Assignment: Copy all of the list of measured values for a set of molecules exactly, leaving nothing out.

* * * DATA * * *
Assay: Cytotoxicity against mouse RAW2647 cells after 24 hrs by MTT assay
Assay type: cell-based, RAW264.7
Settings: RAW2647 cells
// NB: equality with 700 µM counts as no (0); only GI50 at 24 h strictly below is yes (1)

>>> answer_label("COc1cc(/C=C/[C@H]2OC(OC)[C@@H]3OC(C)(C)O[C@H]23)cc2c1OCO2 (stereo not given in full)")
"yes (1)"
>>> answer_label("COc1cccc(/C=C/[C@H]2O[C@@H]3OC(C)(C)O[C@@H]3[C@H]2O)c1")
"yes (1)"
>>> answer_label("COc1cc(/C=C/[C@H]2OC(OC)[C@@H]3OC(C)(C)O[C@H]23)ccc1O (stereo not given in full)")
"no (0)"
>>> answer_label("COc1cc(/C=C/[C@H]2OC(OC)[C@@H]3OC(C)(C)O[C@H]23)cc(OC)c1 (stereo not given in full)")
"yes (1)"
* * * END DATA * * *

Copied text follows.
Assay: Cytotoxicity against mouse RAW2647 cells after 24 hrs by MTT assay
Assay type: cell-based, RAW264.7
Settings: RAW2647 cells
// NB: equality with 700 µM counts as no (0); only GI50 at 24 h strictly below is yes (1)

>>> answer_label("COc1cc(/C=C/[C@H]2OC(OC)[C@@H]3OC(C)(C)O[C@H]23)cc2c1OCO2 (stereo not given in full)")
"yes (1)"
>>> answer_label("COc1cccc(/C=C/[C@H]2O[C@@H]3OC(C)(C)O[C@@H]3[C@H]2O)c1")
"yes (1)"
>>> answer_label("COc1cc(/C=C/[C@H]2OC(OC)[C@@H]3OC(C)(C)O[C@H]23)ccc1O (stereo not given in full)")
"no (0)"
>>> answer_label("COc1cc(/C=C/[C@H]2OC(OC)[C@@H]3OC(C)(C)O[C@H]23)cc(OC)c1 (stereo not given in full)")
"yes (1)"